Acquired: Two Virginia license plates

Before anyone from the home state points out that we only have one car, know that Virginia is one of those places where you have to have a plate on the front and a plate on the back. Interestingly, the cost of these two plates plus the registration stickers for both of them was $52.75, a full $15 less than the registration stickers alone cost for one plate in the home state. I feel like I’m getting my money’s worth in this case, or maybe the heat is getting to me.

After a morning training session at work during which we learned canine first aid I was off to the DMV to bite the bullet and change our plates. Observe the scene below:

<redwhiteandnew enters DMV, providentially located right behind work, approaches woman at information counter>

Me: Hi!
<I smiled. She did not.>
Me again: Yes, well. My husband and I moved to Virginia recently and I need to get a Virginia license plate.
<I blink innocently. She blinks not at all.>
Me yet again: Yes, well. I have all my forms and my inspection certificates.
Her: You need to fill this out.
<Slides a form across the desk, never breaking unblinking, unsmiling eye contact.>
Me: Umm ok. I have with me in this bag right here my vehicle registration, my current proof of insurance, my old proof of insurance, my safety inspection certificate, my emissions inspection certificate, my driver’s license, my entire lease proving my Virginia residency, the title for the car, and an insurance binder from the week I bought the car.
Her: Are you getting your Virginia driver’s license today?
Me: Do all of those documents qualify me to get my Virginia driver’s license today?
Her: No.
Me: Then no, I’m not. What else do I need?
Her: A passport or a birth certificate and a proof of residency in the state of Virginia–
Me: Commonwealth. Please continue.
Her: –and if you’re married and your name on any of those documents doesn’t match the name on your Social Security card or driver’s license, you will need to bring a certified copy of your marriage license as proof.
Me: The ring on my finger and the baby bump I’m resting on your counter don’t suggest that my husband is a reality?
Me: Yes, well.
Her: Fill out this form.
Me: Ok.

In the end, I filled out the form that basically copied all the information from the Corolla’s title and asked for the address of the dealership from which I purchased the car. I suppose if things were different (and this wasn’t the Noble Bureaucratic Red Tape Land of Licenses and Regulations known as Virginia) I would have tried to put the husband’s name on the new title as a joint owner, but since I was pretty sure they would have me arrested for perjuring the form from the unsmiling information lady if I tried to add another name when only mine is listed on everything else, I didn’t do that. I even took off my ring when I went up to the counter, just in case they tried to force me into fessing up that someone else drives the car, too. I was so close to getting something right in Virginia at this point that I was prepared to call myself a surrogate if interrogated by the police officers stationed at the DMV doors. Sorry, husband. Victory was in my sights.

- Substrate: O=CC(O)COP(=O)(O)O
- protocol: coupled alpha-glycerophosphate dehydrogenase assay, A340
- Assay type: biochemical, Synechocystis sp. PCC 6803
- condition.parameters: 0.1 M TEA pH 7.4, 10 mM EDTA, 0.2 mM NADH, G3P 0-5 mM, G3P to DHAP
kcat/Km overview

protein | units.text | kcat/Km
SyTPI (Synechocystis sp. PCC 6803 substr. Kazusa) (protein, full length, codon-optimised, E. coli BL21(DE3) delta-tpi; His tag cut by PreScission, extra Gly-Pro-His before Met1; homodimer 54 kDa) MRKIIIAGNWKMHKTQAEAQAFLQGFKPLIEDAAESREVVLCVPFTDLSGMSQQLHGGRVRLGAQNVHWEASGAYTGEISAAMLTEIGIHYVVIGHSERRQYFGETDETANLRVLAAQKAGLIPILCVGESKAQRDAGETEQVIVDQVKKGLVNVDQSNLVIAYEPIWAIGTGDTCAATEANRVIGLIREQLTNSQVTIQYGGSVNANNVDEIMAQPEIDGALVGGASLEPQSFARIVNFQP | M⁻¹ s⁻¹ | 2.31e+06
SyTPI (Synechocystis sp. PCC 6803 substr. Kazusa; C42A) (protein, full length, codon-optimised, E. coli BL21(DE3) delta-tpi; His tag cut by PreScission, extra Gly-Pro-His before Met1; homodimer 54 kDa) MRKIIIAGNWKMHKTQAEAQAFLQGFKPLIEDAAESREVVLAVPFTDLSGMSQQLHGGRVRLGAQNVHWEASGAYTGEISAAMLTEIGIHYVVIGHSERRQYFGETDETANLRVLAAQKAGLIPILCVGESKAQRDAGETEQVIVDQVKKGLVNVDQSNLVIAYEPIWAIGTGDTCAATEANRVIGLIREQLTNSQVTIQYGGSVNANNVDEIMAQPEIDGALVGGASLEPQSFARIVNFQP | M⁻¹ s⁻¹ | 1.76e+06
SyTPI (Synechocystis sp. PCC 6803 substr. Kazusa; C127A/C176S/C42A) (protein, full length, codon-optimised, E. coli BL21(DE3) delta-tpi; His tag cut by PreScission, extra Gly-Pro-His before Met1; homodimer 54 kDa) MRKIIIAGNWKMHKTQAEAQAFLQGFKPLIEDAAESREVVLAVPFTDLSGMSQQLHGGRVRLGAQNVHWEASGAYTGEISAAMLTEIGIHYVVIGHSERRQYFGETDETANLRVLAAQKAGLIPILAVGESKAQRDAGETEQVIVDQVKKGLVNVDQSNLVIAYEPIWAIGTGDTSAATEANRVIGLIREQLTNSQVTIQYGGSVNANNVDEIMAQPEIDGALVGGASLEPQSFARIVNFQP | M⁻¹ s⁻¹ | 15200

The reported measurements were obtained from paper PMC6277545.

When it was at last my turn, I dealt with yet another unsmiling and efficient DMV employee at her little counter. And yes, I needed every single sheet, form, certificate, and proof that I had with me. In the old home state, you fill out a form, write the Secretary of State a check, and they mail you a license plate in a few weeks. Today the DMV girl just grabbed two off the stack behind her, pulled two JULY and two 2013 plate stickers out of a drawer, and handed everything to me in a bag. After I paid my $52.75, of course.

Gathering up my sheaf of personal information and tucking everything back into my own bag, I thought of one more thing.

Me: Oh, in my old state we only have rear license plates. How do I attach the Virginia plate to the front of my car?
DMV girl: You need to take it to a dealership and they’ll mount a frame for it. You’ll want to call for an appointment.

#$%@#&!$%!! I was so close to done.

So you’d like to drive in our commonwealth

When the husband and I first arrived in NOVA, we were struck by the heaps and piles of regulations concerning how and where and when and in which direction to park one’s car, among other things.

I can’t imagine how quickly my brain would have melted had we tried to switch our driver’s licenses and plates at the same time. But, that time has come now, and in a show of what I thought was due diligence, yesterday I set out to determine where exactly to begin with this process.


So you’ve been living in our commonwealth for nigh on six months now and you feel that you have bested the system by using the same three-day temporary parking permit to park your out-of-state car in front of one of our residences and sneaking it into the landlady’s driveway on Thursday mornings when you noticed the county goes around ticketing improperly permitted vehicles, eh? Oh ho. Well, we’ll just see about that.

1. Welcome to Virginia. What color is your car?
a. Red
b. Black
c. Gray
d. None of the above